The wide fluctuations which characterize home building activity are apparent. Approximately 4,000,000 dwelling units were added to the Nation's housing supply during each of the first two decades; the second decade undoubtedly would have shown an increase over the first had it not been for the relatively low activity during the World War I years.
The third and fourth decades are in marked contrast with each other as well as with the two earlier periods. More than 7,000,000 dwelling units were added in the years 1920-29, less than 3,000,000 during the 1930's. World War II with its severe shortages of labor and materials, interfered seriously with housing production during the first half of the 1940 decade, the total new supply for the first 7 years being less than 3,500,000 units including war housing.
Beginning with World War I the flow of housing into our supply has come not as a steady stream, but as a series of sharply contrasting peaks and valleys. Low levels of activity characterize both World War periods; sharp rises following the end of each war testify to housing shortages and
consequent high demand. The peace years between the wars show first an abrupt break resulting from high prices, then a rise to a high production level during the 1920's with each of the 7 years from 1922 to 1928 showing additions well above 700,000 units. Production tapered off from the peak of 937,000 units in 1925, and 8 years later, in 1933, construction amounted to only 93,000 units, or less than 10 percent of the peak. The climb from this low point was long and slow, and it was during this period that public housing first assumed some importance as a contributor to the Nation's housing supply. During the war, public, financing of housing production assumed substantial proportions; privately financed housing has nevertheless continued to constitute the mainstay of our housing supply. Total new nonfarm family dwelling units started: By type of financing, by year, 1900 through 1946
Excludes 5,998 publicly financed dwelling units completed in 1918 and 1919 by the U. S. Housing Corporation. Data as to when these units were started are not available.
A large proportion of this housing is comprised of temporary wartime units. Data for 1945 and 1946 adjusted for lapsed building permits and for lag between issuance of permit and actual start of construction.
Excludes veterans' housing units provided by conversion, stop-gap family accommodations, and veterans' housing developed with local funds which is not otherwise part of the Federal Public Housing Authority Title V program.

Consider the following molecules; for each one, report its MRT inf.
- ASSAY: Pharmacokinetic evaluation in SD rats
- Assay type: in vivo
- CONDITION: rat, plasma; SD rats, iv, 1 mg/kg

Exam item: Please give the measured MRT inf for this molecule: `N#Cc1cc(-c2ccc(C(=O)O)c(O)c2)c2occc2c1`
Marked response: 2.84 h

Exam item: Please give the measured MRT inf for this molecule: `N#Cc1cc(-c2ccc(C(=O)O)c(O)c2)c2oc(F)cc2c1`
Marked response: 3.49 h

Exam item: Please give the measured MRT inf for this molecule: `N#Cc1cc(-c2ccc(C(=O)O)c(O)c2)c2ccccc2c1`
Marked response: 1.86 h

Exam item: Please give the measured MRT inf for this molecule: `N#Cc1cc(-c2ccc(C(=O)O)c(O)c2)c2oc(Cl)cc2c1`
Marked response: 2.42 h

Sources: Twentieth Century Fund-1900-1919; National Bureau of Economic Research-1920-29; Bureau of Labor Statistics, U. S. Department of Labor for privately financed, Federal Public Housing Authority tor publicly financed-1930-46.
Current Residential Construction Data
The Bureau of Labor Statistics has been developing its present program of residential construction statistics since the late 1930's. It now prepares a group of interrelated monthly estimates covering
the number of new nonfarm family dwelling units started, their estimated costs, and the on-site employment and value put-in-place during the course of construction. The methods used in preparing these estimates are described in chapters I and II below. It should be noted here that they are estimates and that there are no current series which represent an actual count of dwelling units constructed or which provide data on their costs taken from actual accounting records. The Bureau has attempted to approach this ideal by enlisting the cooperation of municipal authorities in reporting data on permits issued for dwelling units, and an encouraging proportion of permits issued by urban places is now so reported. However, a large amount of construction takes place in outlying areas where permits are not required, and continuing and relatively costly field checks have had to be employed to account for this factor. While continuing to emphasize the improvement of its reporting sources, the Bureau believes that most users of residential construction data do not have the facilities for compiling their own estimates from the raw data reported and therefore has designed its program so as to produce, from the combination of reported information and field surveys, a set of "ready-made" estimates consistent with the broad estimates for earlier years referred to above.
While for this reason the BLS data receive primary attention in this book, it should be noted that data on residential construction volume also are compiled by the F. W. Dodge Corp. for the 37 States east of the Rocky Mountains. The data represent a compilation of the construction news reports of its field agents. In contrast to the BLS, the Dodge corporation presents only the unadjusted data and does not estimate for any undercoverage in reporting States or for construction in the 11 Western States where its field agents do not operate.
It also should be noted that current data on residential construction activity fall short of present requirements in certain other respects. Current reports, for example, provide very little data on farm dwelling construction. Even in the rural nonfarm classification, which they do attempt to cover, no satisfactory data are regularly collected on repair and maintenance construction despite its obvious importance, nor is there any permanent system for measuring the number of existing structures which are converted to provide additional dwelling units or are converted from